::upgrade vs. clean install–bad idea

5 11 2009

There’s a post on Slashdot today linking to an article from The Register, talking about how throngs of people are having difficulties upgrading from Ubuntu 9.04 to 9.10.  I’m a little surprised that the Register article has what I think is a very misleading title–Early Adopters Bloodied by Ubuntu’s Karmic Koala.

When you read into the article a bit, you quickly learn that the early adopters being referred to here are people who are doing inline upgrades using the Ubuntu Update Manager.  Personally, I can’t think of any time I’ve ever had a good experience that ended with a solid, glitch-free machine when doing an upgrade over a clean install.  I can’t think of a single good reason to do an upgrade over a clean install.  Not one.

There are reason, mostly incorrect, that people think they should do an upgrade over  a clean install from the CD.  Most often, people think they will lose their documents and settings, or that saving these will be a pain.  First off, if you have a separate /home partition, this is absolutely wrong.  And if you don’t have a separate /home partition, this is as good a time as any to save your stuff the old fashioned way one last time, and do an installtion with a /home partition. The other reason people don’t want to do a clean install is they don’t want to lose their apps.  There are very simple ways to document installed applications and then automatically install them on a freshly installed machine–I did it just a couple of days ago and it took 2 minutes of typing and then less than an hour to install everything.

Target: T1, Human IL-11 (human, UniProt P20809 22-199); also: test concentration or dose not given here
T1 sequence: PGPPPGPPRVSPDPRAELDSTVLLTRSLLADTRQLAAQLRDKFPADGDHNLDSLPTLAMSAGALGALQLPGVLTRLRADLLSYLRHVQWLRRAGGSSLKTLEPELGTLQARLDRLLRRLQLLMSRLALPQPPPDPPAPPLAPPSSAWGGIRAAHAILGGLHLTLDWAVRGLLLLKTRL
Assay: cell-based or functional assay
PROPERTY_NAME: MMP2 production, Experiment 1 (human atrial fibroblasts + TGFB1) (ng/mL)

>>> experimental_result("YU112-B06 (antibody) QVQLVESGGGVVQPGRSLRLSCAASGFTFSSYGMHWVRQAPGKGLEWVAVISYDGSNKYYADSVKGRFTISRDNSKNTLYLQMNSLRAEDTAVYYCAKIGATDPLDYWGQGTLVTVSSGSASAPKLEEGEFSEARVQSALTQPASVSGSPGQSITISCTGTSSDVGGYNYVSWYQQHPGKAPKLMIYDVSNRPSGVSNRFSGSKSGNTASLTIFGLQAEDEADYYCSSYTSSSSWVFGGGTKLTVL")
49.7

I’m gonna go out on a limb and just say it:  upgrading an OS–any OS–instead of doing a clean installation is a stupid idea.  It takes longer, core functions break, you don’t get full the full functionality of the OS (in the case of Ubuntu 9.10, you don’t get the upgrade to GRUB 2.0) and some programs just don’t work right.  Ubuntu.com reports that an online upgrade takes about 2 hours on average, depending on your Internet connection speed.  By comparison, it takes less than 20 minutes from start to finish for an installation via CD, and that includes the scary process of manually setting the partitions that makes so many people opt to go for an online upgrade instead.

And on that subject, setting the partitions really isn’t that big of a deal.  The installer’s warning makes it seem like a very intimidating process, but it’s totally straight forward.  All you have to do is pay attention to what you’re doing.  If you already have a /home partition, the hardest part is setting the same partition to be /home, and making sure you don’t put a check mark in the format box.  If you’ve ever installed a Windows OS, you can install Ubuntu in less time and with no headaches.





::karmic koala

3 11 2009

I’m not going to waste anyone’s time with yet another review of Ubuntu 9.10, but  I will say this: lovely.

I do believe this is the first time I’ve loved it right out of the box, with the default desktop, no changes.  Well, I did change the wallpaper to one of the 15 beautiful backgrounds that comes in the default installation–an oddly sexual closeup of the inside of an orchid.






Aside from this, it’s default all the way.  The koala is fast, beautiful, and just about the most perfect installation ever.

Nicely done.




::still an ubuntu blog

29 08 2008

So, I used Suse for all of a week and dumped it.  I simply couldn’t stand it.  Yast is slow, standard apps that I personally would just expect and have seen in almost every other Linux distribution just weren’t there.

I was not impressed.

So I jumped back to my trusty Kubuntu, version 8.04.  Opted to run with KDE 3.5 instead of 4, as well.

I am much happier.

I was going to make post completely unrelated to this and found that my last entry had to do with trying out Suse.  I had to set the record straight.





29 06 2008